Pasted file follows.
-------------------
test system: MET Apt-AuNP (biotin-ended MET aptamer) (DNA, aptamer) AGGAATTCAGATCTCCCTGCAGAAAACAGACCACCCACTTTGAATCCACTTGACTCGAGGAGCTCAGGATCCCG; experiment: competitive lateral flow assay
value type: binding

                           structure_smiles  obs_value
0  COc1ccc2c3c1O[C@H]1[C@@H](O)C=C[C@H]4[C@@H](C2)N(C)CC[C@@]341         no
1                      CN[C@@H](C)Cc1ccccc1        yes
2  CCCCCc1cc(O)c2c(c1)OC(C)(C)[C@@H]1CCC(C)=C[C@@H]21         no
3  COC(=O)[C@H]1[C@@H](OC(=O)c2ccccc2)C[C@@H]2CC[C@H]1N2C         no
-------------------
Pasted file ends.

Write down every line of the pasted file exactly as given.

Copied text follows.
test system: MET Apt-AuNP (biotin-ended MET aptamer) (DNA, aptamer) AGGAATTCAGATCTCCCTGCAGAAAACAGACCACCCACTTTGAATCCACTTGACTCGAGGAGCTCAGGATCCCG; experiment: competitive lateral flow assay
value type: binding

                           structure_smiles  obs_value
0  COc1ccc2c3c1O[C@H]1[C@@H](O)C=C[C@H]4[C@@H](C2)N(C)CC[C@@]341         no
1                      CN[C@@H](C)Cc1ccccc1        yes
2  CCCCCc1cc(O)c2c(c1)OC(C)(C)[C@@H]1CCC(C)=C[C@@H]21         no
3  COC(=O)[C@H]1[C@@H](OC(=O)c2ccccc2)C[C@@H]2CC[C@H]1N2C         no